Reflections on High Point
High Point, N.C.--After every Market, a few standouts summarize what's NEW and what's likely TO COME
Here are some of those that stand out in my memory:
THE SHIFT BACK TO TRADITIONAL - was clearly evident in many of the new line introductions and confirmed a similar change of direction detected a month earlier at Maison & Objet. In other words, we really are becoming a Global Village.
Whether it's the stress of the economy or just plain time for change, the decade of contemporary is loosing its muscle. That's not to say that contemporary is disappearing - none of the style cycles ever vanish completely - merely their weighting and popularity changes.
Some elements pointing the way to more traditional furnishings within the near and likely extended future: A resurgence of traditional AMERICAN DESIGN, including but by no means limited to the popular Cottage style. Even Cottage, however, has taken on a more formal attitude over the casual and funky. This was particularly evident in Stanley's extension of its Coastal Living collection but also shapes Schnadig's Caracole group and a new Tommy Bahama entry at Lexington Home Brands, its best and most extensive to date, which tapped more heavily into the formal aspects of Island Living. Think wealthy Plantation.
Even Mitchell Gold and Bob Williams, the pair that has made casual contemporary living its design signature, in a statement that reflected the duo's recognition that traditional winds were picking up made a split presentation in its bi-level building. On its first floor it re-emphasized its contemporary profile with pieces you would expect from them and textiles that were lighter and more casual. On their second floor, they changed the weighting to darker furniture finishes and richer textiles, such as velvets, suedes, leathers and soft textures in deeper colors. The result was a more traditional take on what this creative company does best.
In true traditional fashion, Bunny Williams and her new Beeline at Wesley Hall fully deserved the attention and the "Best of Show" award both received. Hickory Chair once again struck just the right balance between traditional and contemporary with an extensive new line designed by Suzanne Kassler illustrating her skill of combining classical and architectural elements with couture detailing - an aesthetic that seamlessly bridges American and European sensibilities.
Not to be outdone, Thomas O'Brien made his own instinctive gesture toward traditional with an interior presentation rich in deep browns in textiles and furniture finishes, he told me "was the darkest color scheme he had ever done" at a Market.
There was even a hint of the BAROQUE in new traditional designs with good examples at Century. Seemingly moving against the tide for lighter scale and less ornamentation, Century opted for the opulent. Eric Schenk, Century's president told me that the company must keep not just their most affluent American consumers in mind who tend to favor traditional pieces with rich details but also the newly wealthy in emerging economies such as Dubai, Russia, China and other rapidly growing Asian territories. These customers want visible evidence of their newly acquired riches and their choices are decidedly big and ornate. Some of our high end manufacturers, Century included, today ship almost 40% of what they produce into such territories to be reckoned with. This group also includes Baker, Theodore Alexander and Ferguson Copeland.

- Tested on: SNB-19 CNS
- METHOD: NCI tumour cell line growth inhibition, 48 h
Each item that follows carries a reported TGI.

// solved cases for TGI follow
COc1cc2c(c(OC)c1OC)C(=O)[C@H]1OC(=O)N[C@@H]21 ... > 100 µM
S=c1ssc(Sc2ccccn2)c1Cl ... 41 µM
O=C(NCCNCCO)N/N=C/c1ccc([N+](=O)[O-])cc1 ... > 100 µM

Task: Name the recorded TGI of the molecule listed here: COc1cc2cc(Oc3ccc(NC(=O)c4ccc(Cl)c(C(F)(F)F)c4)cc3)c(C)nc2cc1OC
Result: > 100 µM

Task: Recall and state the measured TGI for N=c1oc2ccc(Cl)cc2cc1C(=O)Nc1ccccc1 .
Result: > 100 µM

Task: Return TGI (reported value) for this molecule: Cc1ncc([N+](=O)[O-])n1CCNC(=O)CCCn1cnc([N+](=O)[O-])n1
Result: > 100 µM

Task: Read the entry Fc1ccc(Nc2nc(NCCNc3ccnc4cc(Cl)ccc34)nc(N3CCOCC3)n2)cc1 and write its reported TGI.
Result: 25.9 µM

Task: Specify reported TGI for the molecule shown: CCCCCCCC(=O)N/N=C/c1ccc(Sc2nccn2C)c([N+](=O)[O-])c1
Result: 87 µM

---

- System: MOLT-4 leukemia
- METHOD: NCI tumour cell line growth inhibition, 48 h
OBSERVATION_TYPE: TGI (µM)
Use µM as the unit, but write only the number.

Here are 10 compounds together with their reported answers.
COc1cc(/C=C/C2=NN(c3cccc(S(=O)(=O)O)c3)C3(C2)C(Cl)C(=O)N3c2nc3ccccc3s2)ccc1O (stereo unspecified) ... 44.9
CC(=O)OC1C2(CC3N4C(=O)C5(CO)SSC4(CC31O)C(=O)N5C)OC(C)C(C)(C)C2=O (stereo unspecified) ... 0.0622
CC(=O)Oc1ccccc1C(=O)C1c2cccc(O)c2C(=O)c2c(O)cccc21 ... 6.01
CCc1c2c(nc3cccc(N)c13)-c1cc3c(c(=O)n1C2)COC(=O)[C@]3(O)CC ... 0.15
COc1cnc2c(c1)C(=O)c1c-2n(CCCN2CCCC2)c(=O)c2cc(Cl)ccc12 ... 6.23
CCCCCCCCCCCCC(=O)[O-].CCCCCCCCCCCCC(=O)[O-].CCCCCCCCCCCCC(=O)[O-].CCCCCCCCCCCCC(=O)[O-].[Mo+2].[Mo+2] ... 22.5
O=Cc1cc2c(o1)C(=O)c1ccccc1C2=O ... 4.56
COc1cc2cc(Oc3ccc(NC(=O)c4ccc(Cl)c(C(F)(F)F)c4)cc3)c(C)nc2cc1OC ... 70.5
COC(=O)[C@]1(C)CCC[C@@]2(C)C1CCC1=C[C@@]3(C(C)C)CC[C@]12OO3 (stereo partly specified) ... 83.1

The direction toward more carvings and more elaborate traditional furnishings will inevitably bring back a re-evaluation of designs inspired by the 16th and 17th centuries. Already the Fine Arts world is highlighting these rich periods. Both the Metropolitan Museum in New York City and the Uffizzi Galleries in Florence currently highlight Renaissance master painters in blockbuster exhibitions. Such high profile exhibitions tend to have an influence on designers - whether in fashion or in home furnishings.
Early Dutch Colonial pieces were spotted both at last month's Maison & Objet in Paris as well as in High Point. Bernhardt, for instance carried over a Martha Stewart collection first introduced last April which looks back at those periods with characteristic bonnet top cabinets, bombe chests, both set on bun feet and dark finished carved stretchers seen on tables and chairs. Textiles playing into the style are ikats which have been with us for several seasons along with crewel, and flamestitch and tapestry looks on the horizon.
The sudden re-appearance of some William & Mary pieces also point toward earlier periods than we have seen in traditional entries for some time. Baker debuted a traditional collection designed by interior designer Michael Smith, he of White House fame, which included some tables and a chest of drawers of the William & Mary period. These examples may be just the canaries in the coal mine.
Overall, home textiles returned to the comforts of the full range of browns, weakening the ubiquitous grays. Browns accented with rich jewel tones, deep golds, blazing orange, intense purple, dark mossy greens and saturated indigo blues. If their interest in the 16th and 17th centuries grows as I anticipate, then textile designers should look to old master paintings, Vermeer, Van Dyke and the Flemish School for clues to a richer deeper color palette ahead.